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April 2004 Gerard's Place
It is the best fine-dining value in the metro area. By Robert Shoffner
Comments () | Published April 1, 2004

Gerard Pangaud brought the two stars he earned in France from the Michelin Guide to Washington. He also brought along his very Parisian sense of insularity, which means he does little to promote himself or his restaurant. So patrons who celebrate a special occasion by enjoying the $85-a-person tasting menu at dinner are often surprised to learn that similarly excellent cuisine can be had in a three-course lunch for $29.50 Monday through Friday. It is the best fine-dining value in the metro area.

The dishes on Pangaud's fixed-price lunch reflect the work of a great chef at the top of his form. It offers a choice between two dishes at each course and is composed anew every two weeks.

Memorable dishes on the fixed-price lunch menu have included a duck terrine with a walnut-size circle of foie gras at its center; a curried eggplant soup textured with slivers of caramelized eggplant; stewed lamb with bulb fennel and baby figs; and a veal chop braised with assorted dried fruits. A chef of Pangaud's stature can make such bargain cuts as veal cheeks and oxtail sing, but it is all the more impressive when he finds a way to make such luxuries as foie gras and veal chops affordable on a $29.50 menu.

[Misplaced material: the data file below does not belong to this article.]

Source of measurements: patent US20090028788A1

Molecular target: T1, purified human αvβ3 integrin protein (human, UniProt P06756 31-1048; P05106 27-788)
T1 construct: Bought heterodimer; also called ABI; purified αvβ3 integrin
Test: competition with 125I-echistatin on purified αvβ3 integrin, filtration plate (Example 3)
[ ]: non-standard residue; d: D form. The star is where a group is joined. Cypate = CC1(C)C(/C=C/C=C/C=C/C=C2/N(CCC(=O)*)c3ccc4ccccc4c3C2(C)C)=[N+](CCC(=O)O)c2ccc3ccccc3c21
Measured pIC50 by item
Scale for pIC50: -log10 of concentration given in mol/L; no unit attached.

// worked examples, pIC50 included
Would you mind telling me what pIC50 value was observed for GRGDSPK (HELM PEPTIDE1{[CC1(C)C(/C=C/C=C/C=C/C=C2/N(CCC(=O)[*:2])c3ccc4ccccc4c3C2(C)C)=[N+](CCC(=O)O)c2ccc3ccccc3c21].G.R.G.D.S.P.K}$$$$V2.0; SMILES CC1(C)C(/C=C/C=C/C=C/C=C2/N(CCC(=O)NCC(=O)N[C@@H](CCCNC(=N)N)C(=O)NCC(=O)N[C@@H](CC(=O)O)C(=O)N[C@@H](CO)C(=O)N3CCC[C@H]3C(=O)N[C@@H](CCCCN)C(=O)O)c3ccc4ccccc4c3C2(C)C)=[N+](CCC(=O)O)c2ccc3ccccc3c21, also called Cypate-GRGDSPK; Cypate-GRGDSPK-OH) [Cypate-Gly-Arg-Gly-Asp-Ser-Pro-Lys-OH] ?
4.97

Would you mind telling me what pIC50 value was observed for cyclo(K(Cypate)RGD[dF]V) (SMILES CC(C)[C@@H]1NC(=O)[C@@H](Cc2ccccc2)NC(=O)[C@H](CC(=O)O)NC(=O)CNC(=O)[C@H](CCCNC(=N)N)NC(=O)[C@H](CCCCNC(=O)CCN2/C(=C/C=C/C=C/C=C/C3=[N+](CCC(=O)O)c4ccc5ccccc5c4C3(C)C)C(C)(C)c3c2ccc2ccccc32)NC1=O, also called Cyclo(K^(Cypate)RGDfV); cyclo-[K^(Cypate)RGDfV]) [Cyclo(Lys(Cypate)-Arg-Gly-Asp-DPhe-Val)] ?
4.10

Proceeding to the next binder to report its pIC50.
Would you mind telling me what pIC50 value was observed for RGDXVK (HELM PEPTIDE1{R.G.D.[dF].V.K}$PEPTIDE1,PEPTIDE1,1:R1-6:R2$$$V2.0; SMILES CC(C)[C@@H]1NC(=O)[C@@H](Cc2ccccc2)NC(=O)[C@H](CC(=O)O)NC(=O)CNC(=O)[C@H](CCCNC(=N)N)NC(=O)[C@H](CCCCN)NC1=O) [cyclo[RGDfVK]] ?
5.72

A recent fixed-price lunch at Gerard's Place began with an aspic-bound terrine of odd cuts from a suckling pig whose chops and legs had been used for one of the featured courses on the à la carte menu. The combination of the cool terrine and its accompanying salad of warm young leeks was sensational. The main course was an impeccably cooked portion of cod that separated into glistening flakes at the touch of the fork. The natural sweetness of the fish was contrasted by the pleasant bitterness of sautéed endives and matched by the subtle sweetness of a head of miniature romaine lettuce--no larger than a woman's thumb--braised with a dice of aromatic vegetables. For dessert, a classic that dates back to Escoffier's Le Guide Culinaire--a poached pear with house-made vanilla ice cream and warm chocolate sauce.

In conception and execution, each dish was of a quality one would expect to find at a Michelin-starred restaurant in France. What you won't find in France is a lunch of this caliber for $29.50.

Categories:

Food & Drink
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Posted at 12:00 AM/ET, 04/01/2004 RSS | Print | Permalink | Washingtonian.com Articles